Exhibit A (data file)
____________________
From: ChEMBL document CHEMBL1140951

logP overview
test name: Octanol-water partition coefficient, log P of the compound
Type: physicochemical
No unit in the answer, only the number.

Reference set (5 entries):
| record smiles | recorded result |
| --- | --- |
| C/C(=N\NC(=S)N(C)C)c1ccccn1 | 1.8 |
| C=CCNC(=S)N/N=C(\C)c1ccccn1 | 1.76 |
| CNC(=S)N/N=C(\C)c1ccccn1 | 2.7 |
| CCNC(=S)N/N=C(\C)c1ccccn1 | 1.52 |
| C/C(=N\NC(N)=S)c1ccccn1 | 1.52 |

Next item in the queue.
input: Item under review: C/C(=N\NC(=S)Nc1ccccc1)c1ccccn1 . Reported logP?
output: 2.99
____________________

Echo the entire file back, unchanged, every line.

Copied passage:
From: ChEMBL document CHEMBL1140951

logP overview
test name: Octanol-water partition coefficient, log P of the compound
Type: physicochemical
No unit in the answer, only the number.

Reference set (5 entries):
| record smiles | recorded result |
| --- | --- |
| C/C(=N\NC(=S)N(C)C)c1ccccn1 | 1.8 |
| C=CCNC(=S)N/N=C(\C)c1ccccn1 | 1.76 |
| CNC(=S)N/N=C(\C)c1ccccn1 | 2.7 |
| CCNC(=S)N/N=C(\C)c1ccccn1 | 1.52 |
| C/C(=N\NC(N)=S)c1ccccn1 | 1.52 |

Next item in the queue.
input: Item under review: C/C(=N\NC(=S)Nc1ccccc1)c1ccccn1 . Reported logP?
output: 2.99